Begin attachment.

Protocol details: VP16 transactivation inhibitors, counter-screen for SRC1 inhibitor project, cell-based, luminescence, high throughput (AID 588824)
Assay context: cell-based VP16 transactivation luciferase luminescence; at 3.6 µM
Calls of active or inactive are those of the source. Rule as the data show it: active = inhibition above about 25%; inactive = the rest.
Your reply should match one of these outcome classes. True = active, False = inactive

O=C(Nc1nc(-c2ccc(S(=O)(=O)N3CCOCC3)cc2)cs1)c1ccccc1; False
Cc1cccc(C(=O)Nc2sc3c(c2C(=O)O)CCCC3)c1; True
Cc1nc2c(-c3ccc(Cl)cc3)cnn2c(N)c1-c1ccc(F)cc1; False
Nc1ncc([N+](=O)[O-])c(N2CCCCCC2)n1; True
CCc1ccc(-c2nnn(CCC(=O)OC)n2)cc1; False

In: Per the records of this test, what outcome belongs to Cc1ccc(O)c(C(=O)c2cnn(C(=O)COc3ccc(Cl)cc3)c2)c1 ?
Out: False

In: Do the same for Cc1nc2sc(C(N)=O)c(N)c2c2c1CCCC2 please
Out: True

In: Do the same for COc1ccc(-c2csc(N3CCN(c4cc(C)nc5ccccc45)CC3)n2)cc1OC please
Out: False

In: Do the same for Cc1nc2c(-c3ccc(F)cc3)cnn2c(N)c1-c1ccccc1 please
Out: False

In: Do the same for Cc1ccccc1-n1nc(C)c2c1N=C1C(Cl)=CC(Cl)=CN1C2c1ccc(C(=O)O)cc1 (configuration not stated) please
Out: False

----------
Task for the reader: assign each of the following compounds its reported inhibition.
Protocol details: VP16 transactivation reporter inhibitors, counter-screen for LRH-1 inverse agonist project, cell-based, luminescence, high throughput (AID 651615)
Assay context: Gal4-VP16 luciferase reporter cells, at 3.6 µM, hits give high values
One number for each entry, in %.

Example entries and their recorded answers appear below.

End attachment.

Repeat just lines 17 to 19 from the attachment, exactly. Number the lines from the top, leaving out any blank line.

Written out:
Out: False

In: Do the same for Cc1ccccc1-n1nc(C)c2c1N=C1C(Cl)=CC(Cl)=CN1C2c1ccc(C(=O)O)cc1 (configuration not stated) please
Out: False